In 1929/30 Ernst Cassirer was one of the first Jewish rectors in Germany in Hamburg.
The university experienced its first heyday in the Weimar Republic . Several thousand students were permanently enrolled in the four faculties, scholars such as Albrecht Mendelssohn Bartholdy , Aby Warburg and Ernst Cassirer came to the up-and-coming university. The number of full professors grew to 75 by 1931. Because students in particular suffered from the poor economic situation that prevailed in the republic at that time, the Hamburg Student Aid Association was founded in 1922 . The association opened the first student dormitory in Hamburg on Elsässer Strasse in Dulsberg in autumn and the city's first cafeteria on Rentzelstrasse in the summer of the following year.
As early as May 1, 1933 - less than two months after the Reichstag elections in March 1933 - the Hamburg University (later “Hanseatic University”) acknowledged Adolf Hitler as its leader in a ceremony . As Vice-Rector , Ludolph Brauer welcomed the “great German national survey”. Massive political influence also led to the removal of books by unpopular authors from the libraries in Hamburg and harassment against alleged opponents of the people . About fifty scientists, including Ernst Cassirer and William Stern , had to leave the university.
At least ten students were suspected of collaborating with the White Rose Hamburg and arrested, four of them died: the chemistry student Hans Conrad Leipelt was executed with the guillotine on January 29, 1945 in Munich-Stadelheim , the medical student Frederick Geussenhainer died of starvation in the concentration camp in April 1945 Mauthausen , Reinhold Meyer , a student of philosophy , was murdered on November 12, 1944 in the Fuhlsbüttel concentration camp , and the medical student Margaretha Rothe died on April 15, 1945 in a hospital in Leipzig as a result of her imprisonment. In 1971 a commemorative plaque designed by Fritz Fleer to commemorate the four resistance fighters was set into the floor in the foyer of the Audimax .
Immediate post-war period
In the immediate post-war period , in the 1945 summer semester, the Hamburg University remained closed. In the winter semester 1945/46 it was reopened as the University of Hamburg .
On May 15, 1945, before the reopening, a representation of around 20 students was formed. In August 1945 this was recognized by the British occupying forces. At the same time, the occupying power gave the order to prepare democratic elections for representation. Elections were made in Hamburg at the end of 1946. The first student representation to be elected was called the Central Committee of the Student Associations in Hamburg or the Central Committee of the Hamburg Student Union . In the spring of 1947 the name of the General Student Committee (AStA) of the University of Hamburg was adopted.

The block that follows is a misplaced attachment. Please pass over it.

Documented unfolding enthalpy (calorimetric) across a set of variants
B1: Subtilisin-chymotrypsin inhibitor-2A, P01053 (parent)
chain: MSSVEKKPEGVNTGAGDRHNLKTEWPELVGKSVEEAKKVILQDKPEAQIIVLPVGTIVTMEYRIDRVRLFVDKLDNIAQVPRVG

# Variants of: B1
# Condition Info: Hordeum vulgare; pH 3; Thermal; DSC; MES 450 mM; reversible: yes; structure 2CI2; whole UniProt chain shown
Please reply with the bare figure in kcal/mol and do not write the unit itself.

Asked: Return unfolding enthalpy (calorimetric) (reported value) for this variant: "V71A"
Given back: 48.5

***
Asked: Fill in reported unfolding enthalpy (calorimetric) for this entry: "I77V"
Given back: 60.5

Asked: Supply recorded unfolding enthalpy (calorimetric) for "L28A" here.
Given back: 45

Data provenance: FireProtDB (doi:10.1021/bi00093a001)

In the first post-war semester 1945/46 a total of 2,872 students were enrolled. 601 (20.92%) students were admitted to the Philosophical Faculty, 952 (33.14%) to the Medical Faculty and 812 (28.27%) to the Law and Political Science Faculty. In the semester mentioned, the Faculty of Mathematics and Natural Sciences alone had fewer admissions than the Philosophical Faculty with 506 (17.61%) students.
In addition to the four founding faculties (law and political science, medicine, philosophy and natural sciences), the (Protestant) theological faculty and (by splitting off from the law and political science faculty) the economic and social science faculty were added in 1954. In the late 1950s and early 1960s the Auditorium maximum ( Audimax ) and the Philosophenturm ( Phil Tower ) at Von-Melle-Park were inaugurated, and the Botanical Institutes and the Loki-Schmidt-Garten were relocated to Klein Flottbek. With the student boom of the 1970s, the Geomatikum , the buildings on Martin-Luther-King-Platz and the Economics building (the Wiwi Bunker ) and other buildings that are still distinctive today were added. Nevertheless, there was not enough space on the main campus and so the university today uses properties throughout the entire Hamburg city area. In 1998 and 2002, the wing buildings donated by the couple Hannelore and Helmut Greve in the main building of the university on Edmund-Siemers-Allee were moved into. Other university facilities are located in other parts of the city; the University Clinic in Eppendorf, the Loki-Schmidt-Garten and the Institute for Plant Sciences and Microbiology (IPM) in Flottbek, the Institute for Marine Ecosystem and Fisheries Sciences (IMF) in Altona near the port and Elbe, the observatory in Bergedorf and some physical institutes in Bahrenfeld, where the German electron synchrotron ( DESY ) also works. Since 1994 computer science has been concentrated in Stellingen (Informatikum) .
In 1967, in the course of the 1968 movement, there were also student protests at the University of Hamburg. The campaign Under the Gowns - Muff of 1000 Years made headlines nationwide. At this university too, an extra-parliamentary opposition was formed with the assistance of the SDS . On the night of October 31st to November 1st, 1968, students at the University of Hamburg fell two monuments in front of the main building of the university. Those who fell from the pedestal were the two colonial officers Hermann von Wissmann and Hans Dominik . In 1969, the citizens passed a new university law that dissolved the faculties and replaced them with 15 departments. This initiated the transition from the traditional full-time university to a reformed group university. The university's self-administration has been strengthened and the third parity of students and employees has been enshrined in law. The office of rector was abolished and replaced by the office of president. In the Higher Education Act of 1979, parts of these reforms were reversed by order of the judge.